Brian Skrudland's goal at nine seconds of sudden-death overtime lifted the Montreal Canadiens to a 3-2 victory over the Calgary Flames tonight and evened the Stanley Cup final at a game apiece. Game 3 is Tuesday in Montreal.
Skrudland converted a two-on-one feed from Mike McPhee for his first playoff goal as the Canadiens completed a comeback from a 2-0 deficit. It was the fastest overtime goal in Stanley Cup history, two seconds quicker than the one scored by J.P. Parise of the New York Islanders against the New York Rangers in 1975.
The game-tying goal early in the third period was a milestone, too. It was the first NHL goal for Montreal winger Dave Maley, a former Wisconsin player who was recruited by Bob Johnson before Johnson left the Badgers to come to Calgary.
Although they fell behind by two goals in the first 21 minutes, the Canadiens had a territorial edge in every period and outshot the Flames, 35-22. But Calgary goalie Mike Vernon made some big stops and had considerable help from his goal posts.
Montreal's Chris Nilan hit two posts in the same sequence with two minutes left in regulation. First he hit the post with a long shot off a drop pass from Bobby Smith. The Canadiens maintained possession and, after Vernon blocked a shot by Larry Robinson, Nilan fired the rebound off the post once again.
"I was disappointed with the posts," Nilan said. "The first, I just tried to let it go, but the second I tried to put it on the net. Maybe I should talk to the posts like [goalie] Patrick [Roy] does."
Despite the bad luck, the Canadiens had a positive outlook when the sudden-death period began.
"It was frustrating for Chris Nilan, but we knew we were getting our chances," Skrudland said. "You're tense going out in overtime and a little uptight, but Mike McPhee said, 'Just make sure if there's a goal it's not against us.' We weren't thinking score, just trying to do our job."
Skrudland won the faceoff from Doug Risebrough as the overtime began and drew the puck back to Mike Lalor. He sent it ahead, and it bounced past two Flames to Claude Lemieux, who relayed it to McPhee on the right wing. McPhee faked the lone defender, Al MacInnis, to the ice, freezing Vernon at the same time, and put a perfect pass on Skrudland's stick in front of the net for a tap-in.
"Mike made a fantastic pass," Skrudland said. "He faked a shot and put the defenseman down. He could have shot the puck himself, but he gave it to me instead. All I did was redirect the puck after he put it on my stick."
"It was a two-on-one and basically I was taking the shooter," Vernon said. "McPhee wound up and sort of froze me. I tried to get over, but it all just happened too fast."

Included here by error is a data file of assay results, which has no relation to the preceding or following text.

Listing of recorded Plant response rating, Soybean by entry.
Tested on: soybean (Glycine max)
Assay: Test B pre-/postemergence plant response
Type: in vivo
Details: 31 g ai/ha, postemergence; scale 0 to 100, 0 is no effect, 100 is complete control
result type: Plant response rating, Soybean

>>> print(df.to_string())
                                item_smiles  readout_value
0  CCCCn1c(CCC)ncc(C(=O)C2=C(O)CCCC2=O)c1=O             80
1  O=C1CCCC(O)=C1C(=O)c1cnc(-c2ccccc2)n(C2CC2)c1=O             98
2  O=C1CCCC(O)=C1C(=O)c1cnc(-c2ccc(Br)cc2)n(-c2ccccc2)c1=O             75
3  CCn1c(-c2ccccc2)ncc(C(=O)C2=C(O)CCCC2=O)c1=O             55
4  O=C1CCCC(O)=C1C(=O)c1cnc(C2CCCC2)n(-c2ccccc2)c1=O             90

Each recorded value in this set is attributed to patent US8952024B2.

Skrudland, although a rookie, has been a dogged checker and a team leader, and his teammates buried him with congratulatory embraces.
"A more deserving guy couldn't possibly have gotten the winning goal," Nilan said. "Brian Skrudland works like a dog every night."
The Flames jumped in front at 9:06 of the first period on John Tonelli's 35th Stanley Cup goal. Joe Mullen pried the puck off the right-wing boards in center ice and sent a rinkwide pass to Tonelli, who made an outside move around defenseman Gaston Gingras and hit the far corner from the left-wing circle.
Calgary had chances to add to its lead before the period ended, but Roy made outstanding stops on Paul Reinhart and Dan Quinn.
The Canadiens dug themselves a hole with overlapping penalties to Skrudland for high sticking and Guy Carbonneau for roughing, giving the Flames a two-man advantage for 95 seconds. However, Mullen three times failed to convert setups at the left post, and Montreal escaped the trap created when Carbonneau punched Lanny McDonald after McDonald had grabbed him by the throat.
A penalty to Smith carried over to the second period, and the Flames boosted their lead to 2-0 just 15 seconds into the period.
Reinhart, normally a point man, took a headman pass from McDonald at the Montreal blue line, behind defenders Rick Green and Lalor. On the breakaway, he lifted the puck over the falling Roy.
Gingras, at a disadvantage on Tonelli's goal because he is a lefthanded shooter and was on the off side on the right, atoned for his error by halving the Canadiens' deficit on a fine unassisted rush at 3:45 of the second period.
Gingras carried the puck from center ice past the Flames and put a flashy inside move on the last defender, Neil Sheehy. Cutting into the slot, Gingras launched a shot as he was going down, and it sailed under the crossbar.
Nilan was behind Vernon and the goalie accused him of interference, but referee Andy Van Hellemond ruled that Nilan had been knocked into the crease by Reinhart.
Vernon maintained the lead through the second period, making a remarkable save on McPhee. Roy was sharp, too, and the Flames could have moved two up except for his sensational stop on Mike Eaves.
Maley, playing only his fourth playoff game, tied it at 3:30 of the third period. Carbonneau, playing despite a groin pull, carried the puck down the right wing against Jamie Macoun and managed to send a centering pass to Maley in front.
Maley, who had a step on Jim Peplinski, lost the puck in his skates, then got enough of his stick on it to shove it past Vernon.
"It went off my skate, but I kicked it up and got a shot off," Maley said. "I was just trying to get some wood on it. I was fortunate to score, but I've been getting chances. They tend to shadow the big scorers and leave guys like me alone."